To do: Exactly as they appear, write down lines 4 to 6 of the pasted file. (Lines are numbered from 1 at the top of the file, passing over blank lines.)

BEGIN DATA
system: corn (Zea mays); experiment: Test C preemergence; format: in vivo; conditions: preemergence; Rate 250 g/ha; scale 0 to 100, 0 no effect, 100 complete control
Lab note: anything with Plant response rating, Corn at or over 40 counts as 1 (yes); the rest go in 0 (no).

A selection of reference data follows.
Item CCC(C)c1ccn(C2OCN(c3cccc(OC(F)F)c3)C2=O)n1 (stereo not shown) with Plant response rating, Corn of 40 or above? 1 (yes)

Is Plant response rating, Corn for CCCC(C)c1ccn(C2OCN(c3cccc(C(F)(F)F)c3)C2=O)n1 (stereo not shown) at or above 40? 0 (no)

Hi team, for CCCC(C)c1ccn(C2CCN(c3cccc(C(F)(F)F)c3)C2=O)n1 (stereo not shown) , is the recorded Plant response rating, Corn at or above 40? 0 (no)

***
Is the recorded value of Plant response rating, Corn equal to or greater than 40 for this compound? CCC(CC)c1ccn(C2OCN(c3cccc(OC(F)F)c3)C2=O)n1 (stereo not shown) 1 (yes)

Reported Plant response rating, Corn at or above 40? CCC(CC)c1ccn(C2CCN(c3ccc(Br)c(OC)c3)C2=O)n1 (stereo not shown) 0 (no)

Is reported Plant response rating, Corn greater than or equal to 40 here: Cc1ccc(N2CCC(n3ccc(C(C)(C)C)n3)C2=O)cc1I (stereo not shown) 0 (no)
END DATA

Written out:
Item CCC(C)c1ccn(C2OCN(c3cccc(OC(F)F)c3)C2=O)n1 (stereo not shown) with Plant response rating, Corn of 40 or above? 1 (yes)

Is Plant response rating, Corn for CCCC(C)c1ccn(C2OCN(c3cccc(C(F)(F)F)c3)C2=O)n1 (stereo not shown) at or above 40? 0 (no)

Hi team, for CCCC(C)c1ccn(C2CCN(c3cccc(C(F)(F)F)c3)C2=O)n1 (stereo not shown) , is the recorded Plant response rating, Corn at or above 40? 0 (no)